Today the Wi-Fi Alliance has launched Wi-Fi Direct. Wi-Fi Direct allows devices to connect directly to each other without the need for an existing network. The devices will basically function like a P2P network between each other.
The Wi-Fi Direct functionality will be available from vendors like Cisco, Apple, and Intel starting today. The first cards that have made it through the certification are as follows:
- Atheros XSPAN® Dual-band 802.11n PCIe Mini Card (AR928x)
- Broadcom BCM43224 Dual-Band 802.11n 2×2 MIMO PCIe Half Mini Card
- Intel® Centrino® Advanced-N 6200
- Ralink MIMObility 802.11n 2×2 PCIe Half Mini Card
- Realtek RTL8192CE-VA4 HM92C00 PCIe mini card
Wi-Fi direct supports WPA2 security unlike the traditional WEP provided on an Ad-hoc network. An Ad-hoc network was traditionally used to accomplish the tasks that are available simultaneously with Wi-Fi direct between your access point and device.
These Wi-Fi Direct devices are supposed to be able to connect to your access point and another device simultaneously. This functionality can be very helpful but can it also open up a security hole in your network?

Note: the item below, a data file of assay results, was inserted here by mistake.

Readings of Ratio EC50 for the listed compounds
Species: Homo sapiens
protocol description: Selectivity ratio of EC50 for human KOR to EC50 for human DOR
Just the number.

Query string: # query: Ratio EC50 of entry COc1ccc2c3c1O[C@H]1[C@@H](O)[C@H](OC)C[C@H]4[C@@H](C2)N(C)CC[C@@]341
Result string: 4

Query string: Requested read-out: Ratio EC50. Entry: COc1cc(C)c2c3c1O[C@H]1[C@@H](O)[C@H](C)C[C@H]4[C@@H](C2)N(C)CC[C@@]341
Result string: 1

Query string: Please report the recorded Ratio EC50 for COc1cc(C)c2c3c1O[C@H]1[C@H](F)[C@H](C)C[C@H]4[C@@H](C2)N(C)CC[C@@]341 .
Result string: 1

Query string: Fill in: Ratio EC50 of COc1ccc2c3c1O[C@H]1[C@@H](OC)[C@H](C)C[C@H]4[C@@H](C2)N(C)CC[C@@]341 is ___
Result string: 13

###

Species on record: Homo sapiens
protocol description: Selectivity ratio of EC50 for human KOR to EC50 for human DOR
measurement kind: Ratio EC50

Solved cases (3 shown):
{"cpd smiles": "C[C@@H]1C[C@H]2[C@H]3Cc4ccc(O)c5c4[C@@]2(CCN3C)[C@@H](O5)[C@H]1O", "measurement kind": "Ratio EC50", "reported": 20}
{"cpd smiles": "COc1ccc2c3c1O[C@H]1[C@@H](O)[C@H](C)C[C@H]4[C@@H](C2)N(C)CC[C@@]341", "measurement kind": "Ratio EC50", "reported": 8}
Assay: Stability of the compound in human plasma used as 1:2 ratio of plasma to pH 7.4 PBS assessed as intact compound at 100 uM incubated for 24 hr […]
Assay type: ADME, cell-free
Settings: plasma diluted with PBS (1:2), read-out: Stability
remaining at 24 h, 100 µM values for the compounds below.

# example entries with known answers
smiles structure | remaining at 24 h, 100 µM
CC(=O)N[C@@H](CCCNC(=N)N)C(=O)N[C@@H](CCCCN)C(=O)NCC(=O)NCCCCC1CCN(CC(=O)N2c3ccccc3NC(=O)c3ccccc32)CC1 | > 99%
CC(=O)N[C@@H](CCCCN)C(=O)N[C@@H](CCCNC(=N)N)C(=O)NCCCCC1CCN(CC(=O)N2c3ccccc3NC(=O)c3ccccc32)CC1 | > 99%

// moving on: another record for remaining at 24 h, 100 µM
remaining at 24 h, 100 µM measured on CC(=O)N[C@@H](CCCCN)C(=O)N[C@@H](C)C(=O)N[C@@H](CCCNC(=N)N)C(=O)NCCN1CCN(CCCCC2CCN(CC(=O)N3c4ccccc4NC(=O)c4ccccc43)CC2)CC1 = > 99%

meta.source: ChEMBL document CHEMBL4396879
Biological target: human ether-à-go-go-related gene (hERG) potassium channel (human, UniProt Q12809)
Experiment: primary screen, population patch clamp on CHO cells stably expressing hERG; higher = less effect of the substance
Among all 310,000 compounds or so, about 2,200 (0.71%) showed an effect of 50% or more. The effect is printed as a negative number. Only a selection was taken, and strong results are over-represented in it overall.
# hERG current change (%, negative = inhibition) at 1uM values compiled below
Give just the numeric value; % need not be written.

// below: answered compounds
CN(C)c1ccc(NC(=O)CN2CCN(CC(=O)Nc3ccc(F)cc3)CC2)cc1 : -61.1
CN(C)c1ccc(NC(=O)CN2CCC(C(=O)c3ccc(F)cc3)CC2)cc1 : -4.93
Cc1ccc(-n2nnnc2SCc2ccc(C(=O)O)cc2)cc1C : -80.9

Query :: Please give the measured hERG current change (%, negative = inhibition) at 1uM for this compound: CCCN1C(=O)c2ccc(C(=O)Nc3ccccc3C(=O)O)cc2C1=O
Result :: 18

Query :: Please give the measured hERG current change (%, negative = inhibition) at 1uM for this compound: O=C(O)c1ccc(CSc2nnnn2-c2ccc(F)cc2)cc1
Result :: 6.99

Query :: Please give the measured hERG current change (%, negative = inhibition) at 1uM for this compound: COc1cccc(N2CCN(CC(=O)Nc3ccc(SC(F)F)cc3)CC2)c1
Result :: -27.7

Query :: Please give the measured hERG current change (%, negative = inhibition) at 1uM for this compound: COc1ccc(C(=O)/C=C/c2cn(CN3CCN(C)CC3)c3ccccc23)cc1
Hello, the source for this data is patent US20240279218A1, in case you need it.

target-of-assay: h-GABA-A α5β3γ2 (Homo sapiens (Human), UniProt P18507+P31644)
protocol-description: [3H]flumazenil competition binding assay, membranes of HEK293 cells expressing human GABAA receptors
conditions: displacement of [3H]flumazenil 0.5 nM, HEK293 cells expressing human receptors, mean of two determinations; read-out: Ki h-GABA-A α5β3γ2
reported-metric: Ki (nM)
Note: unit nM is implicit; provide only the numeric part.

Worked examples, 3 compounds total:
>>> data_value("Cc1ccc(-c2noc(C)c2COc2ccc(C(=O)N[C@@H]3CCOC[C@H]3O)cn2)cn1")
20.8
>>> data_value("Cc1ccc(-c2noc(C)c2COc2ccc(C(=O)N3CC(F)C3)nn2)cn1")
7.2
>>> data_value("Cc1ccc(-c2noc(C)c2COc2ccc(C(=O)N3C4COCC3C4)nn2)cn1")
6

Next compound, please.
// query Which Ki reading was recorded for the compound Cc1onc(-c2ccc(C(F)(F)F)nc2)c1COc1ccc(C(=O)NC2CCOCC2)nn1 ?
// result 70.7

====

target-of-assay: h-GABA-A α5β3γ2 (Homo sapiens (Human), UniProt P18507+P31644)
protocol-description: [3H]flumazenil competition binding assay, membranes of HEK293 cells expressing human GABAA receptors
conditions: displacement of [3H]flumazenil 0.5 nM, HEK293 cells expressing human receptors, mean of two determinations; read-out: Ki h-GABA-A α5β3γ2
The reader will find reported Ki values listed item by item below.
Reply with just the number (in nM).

With this new technology and the same with the original Wi-Fi technology you are susceptible to a man in the middle attack. A man in the middle attack is where someone can grab your SSID and broadcast it at a higher signal strength or power to force your computer to connect to them instead of what they were supposed to. Thus when the computer is forced to connect the attacker can intercept all of the traffic on the network without the user even noticing.
I brought this up because with Wi-Fi direct you are able to connect simultaneously to both your network and a P2P device or Wi-Fi Direct. So if someone attacked your Wi-Fi Direct connection, couldn’t they then tunnel into your existing network through that connection that they have created? Correct me if I am wrong but I think this is possible. Although the technology is a great leap forward I feel that I still need to make people aware of the inherent security issues that exist in Wi-Fi technology.
Source: Wi-Fi Alliance